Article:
Albums sold on vinyl and cassette both saw double digit sales growth in the US last year, according to a new report produced by BuzzAngle (via Genius). Vinyl sales grew by just shy of 12 percent from 8.6 to 9.7 million sales, while cassette sales grew by almost 19 percent from 99,400 to 118,200 copies sold in the US. It wasn’t quite the 41.8 percent growth seen in music streaming, but it’s still very impressive for two formats that are decades old.
The popularity of both physical formats seems to be being driven by sales of older albums. BuzzAngle reports that over 66 percent of vinyl sales are of albums that are over three years old, with releases from Michael Jackson, The Beatles, Fleetwood Mac and Pink Floyd all featuring in the list of the bestselling vinyls from last year. Although a 2014 Guardians of the Galaxy compilation album claimed the top spot once again, this appears to be the exception rather than the rule.
CD sales are still dragging physical albums down overall
Cassette sales do seem to be driven a little more by newer releases, but the majority sold (52.5 percent) were still over three years old. However, the report noted that just under 32 percent of sales were of albums that were under a year and a half old, compared to around a quarter of vinyl sales.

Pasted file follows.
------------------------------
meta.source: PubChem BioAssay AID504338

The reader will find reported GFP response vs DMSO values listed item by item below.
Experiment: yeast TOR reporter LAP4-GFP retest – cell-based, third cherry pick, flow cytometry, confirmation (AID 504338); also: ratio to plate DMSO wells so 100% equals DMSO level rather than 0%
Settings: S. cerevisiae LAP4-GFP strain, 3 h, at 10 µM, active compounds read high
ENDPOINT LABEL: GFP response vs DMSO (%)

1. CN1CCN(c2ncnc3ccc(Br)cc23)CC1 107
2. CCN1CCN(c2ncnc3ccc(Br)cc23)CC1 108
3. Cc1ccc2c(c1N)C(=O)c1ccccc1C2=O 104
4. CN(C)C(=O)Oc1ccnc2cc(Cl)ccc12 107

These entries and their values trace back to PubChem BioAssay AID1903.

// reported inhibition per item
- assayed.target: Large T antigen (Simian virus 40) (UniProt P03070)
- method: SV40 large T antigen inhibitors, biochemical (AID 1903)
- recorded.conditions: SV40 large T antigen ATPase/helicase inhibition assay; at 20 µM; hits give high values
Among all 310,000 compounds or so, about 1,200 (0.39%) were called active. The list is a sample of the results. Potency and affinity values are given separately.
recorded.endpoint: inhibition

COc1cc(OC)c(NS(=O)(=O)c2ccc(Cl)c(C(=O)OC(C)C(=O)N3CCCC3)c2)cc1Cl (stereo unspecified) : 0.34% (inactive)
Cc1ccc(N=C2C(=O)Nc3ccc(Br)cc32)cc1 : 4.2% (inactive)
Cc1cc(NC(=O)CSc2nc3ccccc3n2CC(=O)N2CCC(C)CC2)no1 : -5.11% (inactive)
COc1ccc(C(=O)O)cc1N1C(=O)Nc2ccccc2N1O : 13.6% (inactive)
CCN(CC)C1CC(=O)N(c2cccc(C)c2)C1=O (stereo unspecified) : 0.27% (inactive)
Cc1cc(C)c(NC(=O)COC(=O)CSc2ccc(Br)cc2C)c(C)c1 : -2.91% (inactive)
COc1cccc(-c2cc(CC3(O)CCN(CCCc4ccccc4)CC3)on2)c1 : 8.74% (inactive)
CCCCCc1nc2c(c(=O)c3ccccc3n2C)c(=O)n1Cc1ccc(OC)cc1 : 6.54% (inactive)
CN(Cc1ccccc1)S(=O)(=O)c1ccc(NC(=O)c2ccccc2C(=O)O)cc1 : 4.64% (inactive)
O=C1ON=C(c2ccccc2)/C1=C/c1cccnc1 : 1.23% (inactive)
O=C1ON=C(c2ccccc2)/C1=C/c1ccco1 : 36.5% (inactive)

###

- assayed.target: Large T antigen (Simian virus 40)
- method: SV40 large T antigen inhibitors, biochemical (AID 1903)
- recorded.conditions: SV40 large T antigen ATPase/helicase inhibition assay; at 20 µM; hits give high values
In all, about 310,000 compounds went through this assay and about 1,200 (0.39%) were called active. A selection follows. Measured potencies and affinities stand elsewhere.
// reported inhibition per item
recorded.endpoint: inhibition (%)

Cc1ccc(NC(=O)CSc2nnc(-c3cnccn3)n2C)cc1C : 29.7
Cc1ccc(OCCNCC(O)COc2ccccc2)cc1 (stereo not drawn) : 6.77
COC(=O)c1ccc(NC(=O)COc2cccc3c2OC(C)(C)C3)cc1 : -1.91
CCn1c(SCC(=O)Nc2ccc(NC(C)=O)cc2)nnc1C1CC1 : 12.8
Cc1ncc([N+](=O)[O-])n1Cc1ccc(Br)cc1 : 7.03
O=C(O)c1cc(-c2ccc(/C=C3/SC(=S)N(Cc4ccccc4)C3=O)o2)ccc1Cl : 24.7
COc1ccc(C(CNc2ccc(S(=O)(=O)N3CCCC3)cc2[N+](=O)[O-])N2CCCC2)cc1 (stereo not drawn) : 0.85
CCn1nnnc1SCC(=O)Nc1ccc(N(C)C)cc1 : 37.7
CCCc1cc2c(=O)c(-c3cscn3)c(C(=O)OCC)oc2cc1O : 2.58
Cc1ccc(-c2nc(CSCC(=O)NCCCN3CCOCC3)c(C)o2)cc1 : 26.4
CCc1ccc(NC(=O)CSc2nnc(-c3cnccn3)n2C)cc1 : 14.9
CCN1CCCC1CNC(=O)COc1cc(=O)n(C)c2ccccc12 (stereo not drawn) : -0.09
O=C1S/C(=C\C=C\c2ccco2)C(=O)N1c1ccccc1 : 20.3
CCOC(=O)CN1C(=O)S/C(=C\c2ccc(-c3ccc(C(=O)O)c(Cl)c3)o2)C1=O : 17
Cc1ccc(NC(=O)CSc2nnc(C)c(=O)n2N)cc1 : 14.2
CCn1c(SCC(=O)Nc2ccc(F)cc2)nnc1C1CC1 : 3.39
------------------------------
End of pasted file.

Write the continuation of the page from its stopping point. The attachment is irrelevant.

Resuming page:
Despite the increasing popularity of older formats, physical album sales are still in decline overall thanks to CDs. The small digital discs are in the unfortunate position of having all of the drawbacks of physical media with none of the retro appeal, and retailers including Best Buy are increasingly refusing to stock them. Although they continue to be the most popular physical format with over 60 million sales, CDs declined by 18.5 percent in popularity last year, leading to a total decline in physical album sales of over 15 percent.
Ultimately though, the continued growth of streaming meant that music consumption increased overall throughout the course of the year. The popularity of audio streams increased by a massive 41.8 percent last year (the biggest increase of any area) and accounted for three quarters of the music industry’s revenue as of September 2018.